I really wish I was one of those writers (like Ross) who have characters bouncing around inside them, demanding to be written. Such authors seem to be able to just blurt out a novel. I find them infuriating! They are also a challenge to my own literary pretentions—If I do not always have a character or a plot or an idea tormenting my waking hours, am I really a writer?
My virtual meeting with Sam has prompted a meandering journey through a few websites dedicated to the stylish presentation of text. I thought I would note the links in one place: first, merely to note the trend; and second because it will aid discussions with colleagues over how to present our own literary content on the fantastic PEN Atlas.
First: Medium is a relatively new site created by Twitter founder Evan Williams. Writers can create beautiful looking stories and essays very quickly. The site has the clean and spacious aesthetic that has become fashionable recently. Design led by the need for readbility and usability on tablets, mobile phones, while also providing a reading experience on desktop and laptop monitors that is easy on the eye. I was delighted that my request for an early-bird account was granted by Medium’s Director of Content, Kate Lee, and I have just uploaded a story to the site to try out the composition features.
You can read ‘Northern Line Lovers‘ on Medium (and if you like the story, please hit the ‘recommend’ button below the text). I think I will post my other ‘Ficciones‘ there at some point. Continue reading Notes on design trends for long-form and creative writing
I enjoyed this short essay promoting Lauren Leto’s book. It’s honest and (I assume) true to the book it seeks to promote.
It’s also presented in an interesting manner, native to the digital world. I wonder if would be as engaging if it were on a couple of pages (either printed or HTML). Probably not.
This type of presentation is not new. Last year Robin Sloane created a ‘tap essay’ called Fish that was published as an iPhone app. Like Leto’s essay, there is no back button, which (according to this Wired review by David Dobbs) provokes the reader to read more closely.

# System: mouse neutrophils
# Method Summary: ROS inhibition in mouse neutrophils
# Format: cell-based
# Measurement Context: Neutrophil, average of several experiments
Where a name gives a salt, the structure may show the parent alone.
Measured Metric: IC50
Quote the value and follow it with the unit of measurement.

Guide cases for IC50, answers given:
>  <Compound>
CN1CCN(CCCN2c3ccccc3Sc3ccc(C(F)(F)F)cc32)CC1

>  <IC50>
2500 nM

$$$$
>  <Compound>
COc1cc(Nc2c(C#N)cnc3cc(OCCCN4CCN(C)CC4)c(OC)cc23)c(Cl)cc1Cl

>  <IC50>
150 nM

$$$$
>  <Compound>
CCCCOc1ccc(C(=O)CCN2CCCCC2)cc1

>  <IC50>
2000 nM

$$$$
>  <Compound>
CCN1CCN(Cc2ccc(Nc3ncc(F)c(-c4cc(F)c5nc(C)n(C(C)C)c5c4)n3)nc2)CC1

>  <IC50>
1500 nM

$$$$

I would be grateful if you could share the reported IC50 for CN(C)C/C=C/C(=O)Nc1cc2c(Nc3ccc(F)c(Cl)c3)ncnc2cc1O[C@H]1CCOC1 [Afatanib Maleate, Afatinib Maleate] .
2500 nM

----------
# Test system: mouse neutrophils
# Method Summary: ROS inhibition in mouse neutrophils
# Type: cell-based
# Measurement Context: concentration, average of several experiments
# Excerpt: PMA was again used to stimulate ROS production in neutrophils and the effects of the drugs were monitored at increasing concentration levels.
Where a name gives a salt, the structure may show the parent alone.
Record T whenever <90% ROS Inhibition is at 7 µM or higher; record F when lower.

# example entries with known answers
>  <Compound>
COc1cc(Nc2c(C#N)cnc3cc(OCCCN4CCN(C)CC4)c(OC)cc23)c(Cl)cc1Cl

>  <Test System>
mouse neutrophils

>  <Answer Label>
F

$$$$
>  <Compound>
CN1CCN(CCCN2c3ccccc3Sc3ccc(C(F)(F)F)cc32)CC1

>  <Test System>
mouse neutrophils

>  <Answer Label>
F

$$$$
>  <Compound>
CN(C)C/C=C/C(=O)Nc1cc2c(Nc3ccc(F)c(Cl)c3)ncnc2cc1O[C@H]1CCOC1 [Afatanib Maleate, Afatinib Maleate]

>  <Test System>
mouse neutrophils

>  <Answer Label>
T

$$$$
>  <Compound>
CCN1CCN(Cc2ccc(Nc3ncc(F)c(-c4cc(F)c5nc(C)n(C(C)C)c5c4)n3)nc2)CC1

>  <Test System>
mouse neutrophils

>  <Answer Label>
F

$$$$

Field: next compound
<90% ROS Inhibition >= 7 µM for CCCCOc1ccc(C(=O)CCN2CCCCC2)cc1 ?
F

I would say this is another type of native Internet art… although the tap essay format is analogous to picture books that have few words to a page, or stylised essays like Marshall Mcluhan’s The Medium is the Massage. Continue reading Tap Essays: Native Internet Art
When discussing the media, blogging or twitter we hear a lot about this rule of thumb that says “don’t say anything you wouldn’t say to someone’s face”. I think this is a simplistic cliché.
There are lots of reasons to put in writing something that you would not say directly. What you want to say might be quite long. Or it may require hyperlinks to make sense.
But most importantly: the written word is a leveller. It is an essential tool for those who wish to speak truth to power. Saying something to the face of politicians, clerics, military personnel, corporate CEOs or celebrities is incredibly difficult. First you have to actually meet them… and then negotiate the entourages and your own nervousness in order to confront them and say what you want to say. This is incredibly difficult and would present a huge psychological barrier to criticism, if that were the only way we could express dissent.
We evolved the written word so we could converse with (and critique) other people – transcending space, time and social class. “Say it to someone’s face, or not at all” is a silly principle by which to live.